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For centuries, the Rosary has helped guide the prayer life of the Catholic faithful and assist them in feeling a deeper connection with God.
Visually, the Rosary beads are often a thing of beauty, with many made from pearls, glass, polished wood, stones or metal.
While the more luxurious - and expensive - Rosaries are made with precious stones and expensive metals, even the very affordable ones are charming to look at and made with much love and care.
Of course, their appearance is not the most important thing about them but rather the spiritual purpose behind them.
Most Catholic faithful will have their Rosary blessed and do their best to look after it because once the Rosary has been blessed, it is no longer a worldly object to be left carelessly lying around a messy desk or handbag, but a precious sacramental dedicated to the worship of God.
On a practical level, they aid prayer and are intended to help Catholics bring to mind important points in the Gospel - as covered by the 'Mysteries' that are meditated on during the Rosary.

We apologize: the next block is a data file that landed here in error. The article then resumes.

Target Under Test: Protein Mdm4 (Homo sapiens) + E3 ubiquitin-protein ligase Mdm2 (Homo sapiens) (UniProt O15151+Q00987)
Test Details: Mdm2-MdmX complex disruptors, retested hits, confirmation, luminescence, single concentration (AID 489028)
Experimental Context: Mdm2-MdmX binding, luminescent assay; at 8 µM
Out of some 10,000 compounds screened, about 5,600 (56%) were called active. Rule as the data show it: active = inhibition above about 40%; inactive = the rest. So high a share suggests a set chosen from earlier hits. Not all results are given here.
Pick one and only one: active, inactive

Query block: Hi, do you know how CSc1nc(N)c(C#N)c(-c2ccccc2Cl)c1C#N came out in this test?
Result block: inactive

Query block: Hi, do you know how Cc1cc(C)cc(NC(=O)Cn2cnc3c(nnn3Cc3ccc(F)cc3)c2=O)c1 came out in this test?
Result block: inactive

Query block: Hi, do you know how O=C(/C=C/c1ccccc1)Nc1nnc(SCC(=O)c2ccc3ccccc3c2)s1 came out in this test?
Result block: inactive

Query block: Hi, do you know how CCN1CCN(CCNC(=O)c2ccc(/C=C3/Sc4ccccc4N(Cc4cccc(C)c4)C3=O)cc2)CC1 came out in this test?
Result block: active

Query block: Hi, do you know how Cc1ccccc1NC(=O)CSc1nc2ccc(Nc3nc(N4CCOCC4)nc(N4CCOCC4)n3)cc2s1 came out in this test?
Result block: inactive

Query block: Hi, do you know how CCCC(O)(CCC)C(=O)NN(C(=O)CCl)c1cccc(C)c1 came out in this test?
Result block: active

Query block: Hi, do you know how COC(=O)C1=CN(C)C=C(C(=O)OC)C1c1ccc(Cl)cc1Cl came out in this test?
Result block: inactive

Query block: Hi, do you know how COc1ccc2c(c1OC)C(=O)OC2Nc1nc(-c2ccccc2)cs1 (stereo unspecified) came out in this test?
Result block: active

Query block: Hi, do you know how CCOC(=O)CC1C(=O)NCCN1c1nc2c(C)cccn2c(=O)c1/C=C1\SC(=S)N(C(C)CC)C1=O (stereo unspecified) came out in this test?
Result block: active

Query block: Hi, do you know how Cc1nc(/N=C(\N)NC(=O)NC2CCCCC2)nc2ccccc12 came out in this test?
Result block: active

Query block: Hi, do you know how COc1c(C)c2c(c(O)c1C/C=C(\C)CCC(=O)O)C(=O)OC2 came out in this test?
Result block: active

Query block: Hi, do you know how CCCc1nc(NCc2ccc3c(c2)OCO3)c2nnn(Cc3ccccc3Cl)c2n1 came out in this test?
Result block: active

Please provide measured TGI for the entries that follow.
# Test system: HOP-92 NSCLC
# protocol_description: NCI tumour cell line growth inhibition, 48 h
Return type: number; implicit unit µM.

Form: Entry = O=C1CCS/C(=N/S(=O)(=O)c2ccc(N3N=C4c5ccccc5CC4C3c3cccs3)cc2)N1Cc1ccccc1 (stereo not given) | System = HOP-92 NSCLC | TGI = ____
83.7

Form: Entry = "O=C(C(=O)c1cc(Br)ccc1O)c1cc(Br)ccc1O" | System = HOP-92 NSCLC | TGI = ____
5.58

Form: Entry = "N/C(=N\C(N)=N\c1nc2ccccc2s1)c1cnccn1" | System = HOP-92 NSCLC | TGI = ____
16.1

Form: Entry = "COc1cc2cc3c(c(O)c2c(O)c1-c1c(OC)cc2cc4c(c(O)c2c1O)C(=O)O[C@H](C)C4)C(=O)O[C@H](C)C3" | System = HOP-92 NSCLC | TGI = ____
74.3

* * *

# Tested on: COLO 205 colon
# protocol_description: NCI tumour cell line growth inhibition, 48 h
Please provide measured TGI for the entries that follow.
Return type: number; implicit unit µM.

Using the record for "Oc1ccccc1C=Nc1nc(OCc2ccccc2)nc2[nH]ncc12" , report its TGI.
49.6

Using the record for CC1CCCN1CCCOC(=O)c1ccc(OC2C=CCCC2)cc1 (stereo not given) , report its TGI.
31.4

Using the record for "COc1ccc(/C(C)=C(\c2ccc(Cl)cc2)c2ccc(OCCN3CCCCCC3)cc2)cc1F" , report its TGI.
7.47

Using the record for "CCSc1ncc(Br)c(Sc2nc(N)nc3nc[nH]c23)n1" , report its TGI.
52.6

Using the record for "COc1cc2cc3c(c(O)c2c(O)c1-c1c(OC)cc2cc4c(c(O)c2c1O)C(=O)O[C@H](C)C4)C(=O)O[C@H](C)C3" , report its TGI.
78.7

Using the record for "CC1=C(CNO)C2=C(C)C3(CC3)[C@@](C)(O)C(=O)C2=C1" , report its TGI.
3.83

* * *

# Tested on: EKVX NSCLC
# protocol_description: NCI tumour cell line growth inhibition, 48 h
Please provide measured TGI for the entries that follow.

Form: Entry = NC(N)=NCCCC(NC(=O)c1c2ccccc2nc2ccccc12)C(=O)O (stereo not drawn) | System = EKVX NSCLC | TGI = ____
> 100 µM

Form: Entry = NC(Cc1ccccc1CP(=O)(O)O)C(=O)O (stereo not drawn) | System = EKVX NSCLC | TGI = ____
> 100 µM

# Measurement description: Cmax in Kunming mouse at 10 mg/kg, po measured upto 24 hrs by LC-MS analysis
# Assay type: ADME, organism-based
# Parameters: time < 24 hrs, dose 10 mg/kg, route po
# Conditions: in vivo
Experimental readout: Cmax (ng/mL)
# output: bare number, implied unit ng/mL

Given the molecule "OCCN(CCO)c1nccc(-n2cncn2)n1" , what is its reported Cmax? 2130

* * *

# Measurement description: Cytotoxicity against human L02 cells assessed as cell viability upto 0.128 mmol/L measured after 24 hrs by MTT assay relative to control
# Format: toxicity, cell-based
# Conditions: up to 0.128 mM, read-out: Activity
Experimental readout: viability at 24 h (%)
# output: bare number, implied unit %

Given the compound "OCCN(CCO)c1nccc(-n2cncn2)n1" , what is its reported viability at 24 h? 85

There are four sets of Mysteries that are used on different days of the week - the Joyful Mysteries, the Sorrowful Mysteries, the Glorious Mysteries and the Mysteries of Light.
The Rosary beads are used to help the believer keep track of where they are in the Rosary, which is not one prayer but actually a succession of prayers and Hail Marys.
Most Catholics will say the Rosary each day, so for them, their set of Rosary beads will become a very cherished personal item indeed.
The most important part of the Rosary is of course the crucifix, which bears the image of the crucified Christ. Holding the crucifix, the Catholic believer will make the sign of the cross and then pray the Apostles' Creed.
They will then use the small and large beads to help them keep count as they work through the Rosary, moving on from the crucifix and the Apostles' Creed to pray the 'Our Father', Hail Marys, the Mysteries, 'Glory Be' and 'Hail Holy Queen' before saying the 'Final Prayer' and finishing with another sign of the cross.
Still want to know more about the Rosary? Then check out this beautiful infographic from Rosary maker Savelli below for 10 interesting facts: